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Ambient literature and the beginning of a ubiquitous everything

Marcinkowski, M (2016) Ambient literature and the beginning of a ubiquitous everything. In: The End of the Book, 18 November 2016, University of Bristol, Bristol, UK.

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Abstract

As an emerging form of pervasive media, “ambient literature” presents an opportunity for re-thinking the book’s engagement with contemporary technology and the broader social setting in which each operate. Building on themes developed in psychogeography and enacted in so-called locative literature, ambient literature utilizes techniques founded in ubiquitous and “calm” computing in order to leverage the context of the reader toward literary effect. With utopian visions of calm computing imagining a world in which computers fade into the background of experience and in which human life is inextricably linked to the technologies we use, how are literature and the book changed through this engagement? What does it mean for literature when the book is no longer a discrete moment of experience, but is entangled with both everyday experience and global communication networks? Building from already-existent understandings of the hermeneutic conditions linking reading, everyday life, and the wider world, this paper engages the question of the disappearance of the book into a generalized information system, one which is increasingly both present and invisible. With the contextual limits of the book effaced and replaced by a generalized field of computational effect, classic questions in critical informatics are reinvigorated to examine the entanglement of reading and movements of computerization. How is a literature which in its form and reception is inextricably linked to wider technological networks to be understood? Is it possible to continue to think in terms of individuated literary products? Taking cues from research in new media, philosophy of technology, cybernetics, and human-computer interaction, this paper will examine the newfound contextual conditions of literature, mapping out the ontological and ethical implications of the book’s computational turn.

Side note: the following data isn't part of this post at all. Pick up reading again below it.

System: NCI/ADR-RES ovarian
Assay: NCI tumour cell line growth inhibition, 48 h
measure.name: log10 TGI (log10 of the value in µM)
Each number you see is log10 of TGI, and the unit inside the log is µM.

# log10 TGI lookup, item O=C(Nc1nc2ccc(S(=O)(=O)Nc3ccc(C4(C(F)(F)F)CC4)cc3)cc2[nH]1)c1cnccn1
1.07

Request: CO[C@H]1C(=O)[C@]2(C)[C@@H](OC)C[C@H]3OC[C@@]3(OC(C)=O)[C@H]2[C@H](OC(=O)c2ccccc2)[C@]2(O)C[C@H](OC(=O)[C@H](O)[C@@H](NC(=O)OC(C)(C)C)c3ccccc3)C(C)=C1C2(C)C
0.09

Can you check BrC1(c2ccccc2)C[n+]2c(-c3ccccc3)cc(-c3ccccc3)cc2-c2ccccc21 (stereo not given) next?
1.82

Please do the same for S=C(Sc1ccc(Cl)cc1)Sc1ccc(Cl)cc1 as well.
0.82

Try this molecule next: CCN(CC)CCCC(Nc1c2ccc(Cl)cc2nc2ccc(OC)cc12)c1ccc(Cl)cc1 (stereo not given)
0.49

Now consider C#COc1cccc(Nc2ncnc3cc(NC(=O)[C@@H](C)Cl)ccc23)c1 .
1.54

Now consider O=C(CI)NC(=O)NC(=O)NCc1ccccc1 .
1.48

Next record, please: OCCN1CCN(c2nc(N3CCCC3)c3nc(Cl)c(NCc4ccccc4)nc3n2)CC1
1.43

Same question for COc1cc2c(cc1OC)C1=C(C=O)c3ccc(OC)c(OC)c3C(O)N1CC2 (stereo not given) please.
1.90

Item Type: Conference or Workshop Item (Paper)
Keywords: ambient literature, hermeneutics, ubiquitous computing, ubicomp
Subjects: B Philosophy. Psychology. Religion > B Philosophy (General)
P Language and Literature > PN Literature (General) > PN0080 Criticism
T Technology > T Technology (General)
Divisions: College of Liberal Arts
Date Deposited: 06 Dec 2016 16:17
Last Modified: 06 Dec 2016 16:17
URI: http://researchspace.bathspa.ac.uk/id/eprint/8578
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